No one could doubt there was a difference between slower and faster systems, but at times the numbers behind the ads may confuse you.
When talking about harddrives, you have TWO essential numbers besides the actual harddrive size, and these are:
RPM - Rounds Per Minute: The number of circulations your harddrive takes per minute
Cache: The amount of memory that caches data when you read from your harddrive
Rounds Per Minute - What Does This Mean?
First of all, please take a look at this video which explains a bit about the idea of rounds per minute, before we continue:
The number of rounds per minute is not in itself a determining factor, as you could see on the video. If you are going to build a desktop computer heat and power consumption won't really be an issue, but certainly could be if you are going to build a laptop. In fact, fixed disc drives will be the future - for some models already is - as there is nothing that rotates, and thus uses even less power.
We will take a look at two harddrives:
- Seagate Momentus Thin ST500LT012 500 GB - 5400 rpm - Interface: Serial ATA-300 - Buffer: 16Mb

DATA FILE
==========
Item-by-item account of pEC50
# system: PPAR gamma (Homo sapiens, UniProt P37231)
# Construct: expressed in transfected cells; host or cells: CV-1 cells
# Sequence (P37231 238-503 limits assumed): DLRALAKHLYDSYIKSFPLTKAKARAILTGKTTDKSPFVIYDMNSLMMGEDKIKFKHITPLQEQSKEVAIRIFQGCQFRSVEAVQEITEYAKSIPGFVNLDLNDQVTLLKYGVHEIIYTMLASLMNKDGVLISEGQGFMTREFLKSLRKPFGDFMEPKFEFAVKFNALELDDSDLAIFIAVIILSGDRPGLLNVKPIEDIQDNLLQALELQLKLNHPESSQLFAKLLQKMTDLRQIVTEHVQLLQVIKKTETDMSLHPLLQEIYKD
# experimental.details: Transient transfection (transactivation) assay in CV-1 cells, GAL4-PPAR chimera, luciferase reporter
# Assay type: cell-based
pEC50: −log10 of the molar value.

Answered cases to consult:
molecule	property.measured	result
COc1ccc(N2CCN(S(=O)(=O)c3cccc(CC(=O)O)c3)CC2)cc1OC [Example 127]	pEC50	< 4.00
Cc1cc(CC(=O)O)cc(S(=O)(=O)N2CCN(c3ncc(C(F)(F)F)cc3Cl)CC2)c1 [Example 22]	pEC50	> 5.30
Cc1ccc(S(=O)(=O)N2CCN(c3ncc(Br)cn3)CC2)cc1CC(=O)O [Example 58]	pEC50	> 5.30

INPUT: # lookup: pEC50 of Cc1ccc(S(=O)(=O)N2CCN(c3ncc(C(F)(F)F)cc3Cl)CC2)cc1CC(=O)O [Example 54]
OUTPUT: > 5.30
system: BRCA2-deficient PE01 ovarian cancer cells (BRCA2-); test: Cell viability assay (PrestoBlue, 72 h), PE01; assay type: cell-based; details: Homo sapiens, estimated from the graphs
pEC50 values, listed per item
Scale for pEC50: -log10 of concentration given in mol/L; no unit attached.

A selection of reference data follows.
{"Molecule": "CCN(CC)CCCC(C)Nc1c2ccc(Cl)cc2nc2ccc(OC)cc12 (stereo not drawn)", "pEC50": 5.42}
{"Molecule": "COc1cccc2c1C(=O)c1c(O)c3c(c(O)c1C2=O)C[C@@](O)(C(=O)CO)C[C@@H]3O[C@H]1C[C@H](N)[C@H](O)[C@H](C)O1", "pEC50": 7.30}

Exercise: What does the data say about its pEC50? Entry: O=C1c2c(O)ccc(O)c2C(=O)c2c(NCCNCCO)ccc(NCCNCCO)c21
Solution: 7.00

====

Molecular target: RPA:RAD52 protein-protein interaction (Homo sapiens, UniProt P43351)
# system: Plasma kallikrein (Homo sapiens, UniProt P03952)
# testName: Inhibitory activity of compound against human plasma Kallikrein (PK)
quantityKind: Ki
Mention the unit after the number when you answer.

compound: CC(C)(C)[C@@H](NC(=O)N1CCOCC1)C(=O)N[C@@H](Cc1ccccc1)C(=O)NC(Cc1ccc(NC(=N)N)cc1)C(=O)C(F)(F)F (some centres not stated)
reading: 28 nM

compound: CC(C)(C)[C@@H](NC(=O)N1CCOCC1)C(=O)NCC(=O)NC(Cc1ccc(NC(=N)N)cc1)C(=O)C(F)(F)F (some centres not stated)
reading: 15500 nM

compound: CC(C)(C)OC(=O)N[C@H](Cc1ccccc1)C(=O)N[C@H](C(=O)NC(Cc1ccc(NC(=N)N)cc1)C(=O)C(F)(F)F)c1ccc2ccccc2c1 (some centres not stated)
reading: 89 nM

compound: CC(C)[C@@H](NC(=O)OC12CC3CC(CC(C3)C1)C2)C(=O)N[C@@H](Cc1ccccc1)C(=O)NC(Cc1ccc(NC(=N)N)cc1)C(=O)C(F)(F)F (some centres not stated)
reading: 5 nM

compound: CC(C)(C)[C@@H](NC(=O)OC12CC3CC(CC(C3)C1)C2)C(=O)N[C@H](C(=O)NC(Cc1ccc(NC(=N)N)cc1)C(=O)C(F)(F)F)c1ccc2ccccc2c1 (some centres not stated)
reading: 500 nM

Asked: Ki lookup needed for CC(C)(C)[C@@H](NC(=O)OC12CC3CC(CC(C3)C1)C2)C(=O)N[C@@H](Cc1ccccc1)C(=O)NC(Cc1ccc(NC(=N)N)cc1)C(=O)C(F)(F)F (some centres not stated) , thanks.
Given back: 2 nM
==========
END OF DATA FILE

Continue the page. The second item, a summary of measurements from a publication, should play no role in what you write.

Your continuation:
- MicroStorage Harddisk 160 GB - 7200 rpm - Interface: IDE - Buffer: 8Mb
If you hadn't watched the video, you would probably believe the MicroStorage harddrive would be the fastest, but the transfer rates are as follows:
Seagate: 300 MBps
MicroStorage: 133 MBps
Which brings me to the next thing, the cache:
How Big a Cache Do I Need?
In the old days, some harddrives were only mounted with 1Mb of cache, and as you can see above 8Mb and 16Mb are now the standard of the day - and some have even larger caches.
It's all a matter of price. The first thing you need to do when you see a computer you want is to check reviews, and hopefully these will have benchmarks, so you can compare which system is the best.
What Is the Relationship With Your CPU?
There is no need to have a super quick CPU if you have a sloppy harddrive. Your bus will be busy transferring data, and you won't get the best from your CPU. Similarly, if you have a good CPU, a graphics card that isn't delivering optimal performance won't give you a fast system.
Therefore, you need the best in comparison for what types of tasks you are doing. If you are an author, and most of your work is based around word processing, your system may be fine. But when your child borrows your computer to run World of Warcraft or some other graphics intensive games, your computer will be too busy doing everything but deliver what you want. This will be seen in poor screen resolution with a less than perfect graphics quality because your system is lacking in real basic power.
In the next lesson we will be looking at your network - what are the differences between cabled networks and WiFi?